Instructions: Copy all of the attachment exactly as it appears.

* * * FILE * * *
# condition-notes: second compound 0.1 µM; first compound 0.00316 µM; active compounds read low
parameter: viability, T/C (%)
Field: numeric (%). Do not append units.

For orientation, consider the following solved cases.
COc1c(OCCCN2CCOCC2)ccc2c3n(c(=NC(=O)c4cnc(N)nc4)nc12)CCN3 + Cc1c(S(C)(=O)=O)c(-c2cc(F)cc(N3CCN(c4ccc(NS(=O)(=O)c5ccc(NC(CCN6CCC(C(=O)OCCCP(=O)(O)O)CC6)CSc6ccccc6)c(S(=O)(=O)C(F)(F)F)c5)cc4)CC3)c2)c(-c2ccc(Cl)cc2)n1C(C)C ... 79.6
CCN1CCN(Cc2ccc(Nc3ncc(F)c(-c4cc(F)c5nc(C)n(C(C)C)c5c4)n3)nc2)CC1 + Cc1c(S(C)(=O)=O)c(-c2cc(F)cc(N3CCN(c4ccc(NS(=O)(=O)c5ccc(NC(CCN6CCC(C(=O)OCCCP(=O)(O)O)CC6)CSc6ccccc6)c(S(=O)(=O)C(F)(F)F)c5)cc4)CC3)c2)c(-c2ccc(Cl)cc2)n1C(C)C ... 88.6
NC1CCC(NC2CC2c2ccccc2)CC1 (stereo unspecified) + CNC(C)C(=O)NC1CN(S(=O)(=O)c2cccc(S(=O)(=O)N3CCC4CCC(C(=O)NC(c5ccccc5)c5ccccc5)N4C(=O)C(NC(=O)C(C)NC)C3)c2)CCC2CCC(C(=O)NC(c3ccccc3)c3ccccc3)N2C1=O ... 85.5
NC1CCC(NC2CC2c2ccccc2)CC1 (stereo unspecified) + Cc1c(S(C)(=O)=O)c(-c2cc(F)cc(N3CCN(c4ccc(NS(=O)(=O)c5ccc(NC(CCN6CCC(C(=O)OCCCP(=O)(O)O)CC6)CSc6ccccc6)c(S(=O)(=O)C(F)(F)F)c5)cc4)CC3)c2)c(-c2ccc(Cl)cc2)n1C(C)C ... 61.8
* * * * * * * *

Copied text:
# condition-notes: second compound 0.1 µM; first compound 0.00316 µM; active compounds read low
parameter: viability, T/C (%)
Field: numeric (%). Do not append units.

For orientation, consider the following solved cases.
COc1c(OCCCN2CCOCC2)ccc2c3n(c(=NC(=O)c4cnc(N)nc4)nc12)CCN3 + Cc1c(S(C)(=O)=O)c(-c2cc(F)cc(N3CCN(c4ccc(NS(=O)(=O)c5ccc(NC(CCN6CCC(C(=O)OCCCP(=O)(O)O)CC6)CSc6ccccc6)c(S(=O)(=O)C(F)(F)F)c5)cc4)CC3)c2)c(-c2ccc(Cl)cc2)n1C(C)C ... 79.6
CCN1CCN(Cc2ccc(Nc3ncc(F)c(-c4cc(F)c5nc(C)n(C(C)C)c5c4)n3)nc2)CC1 + Cc1c(S(C)(=O)=O)c(-c2cc(F)cc(N3CCN(c4ccc(NS(=O)(=O)c5ccc(NC(CCN6CCC(C(=O)OCCCP(=O)(O)O)CC6)CSc6ccccc6)c(S(=O)(=O)C(F)(F)F)c5)cc4)CC3)c2)c(-c2ccc(Cl)cc2)n1C(C)C ... 88.6
NC1CCC(NC2CC2c2ccccc2)CC1 (stereo unspecified) + CNC(C)C(=O)NC1CN(S(=O)(=O)c2cccc(S(=O)(=O)N3CCC4CCC(C(=O)NC(c5ccccc5)c5ccccc5)N4C(=O)C(NC(=O)C(C)NC)C3)c2)CCC2CCC(C(=O)NC(c3ccccc3)c3ccccc3)N2C1=O ... 85.5
NC1CCC(NC2CC2c2ccccc2)CC1 (stereo unspecified) + Cc1c(S(C)(=O)=O)c(-c2cc(F)cc(N3CCN(c4ccc(NS(=O)(=O)c5ccc(NC(CCN6CCC(C(=O)OCCCP(=O)(O)O)CC6)CSc6ccccc6)c(S(=O)(=O)C(F)(F)F)c5)cc4)CC3)c2)c(-c2ccc(Cl)cc2)n1C(C)C ... 61.8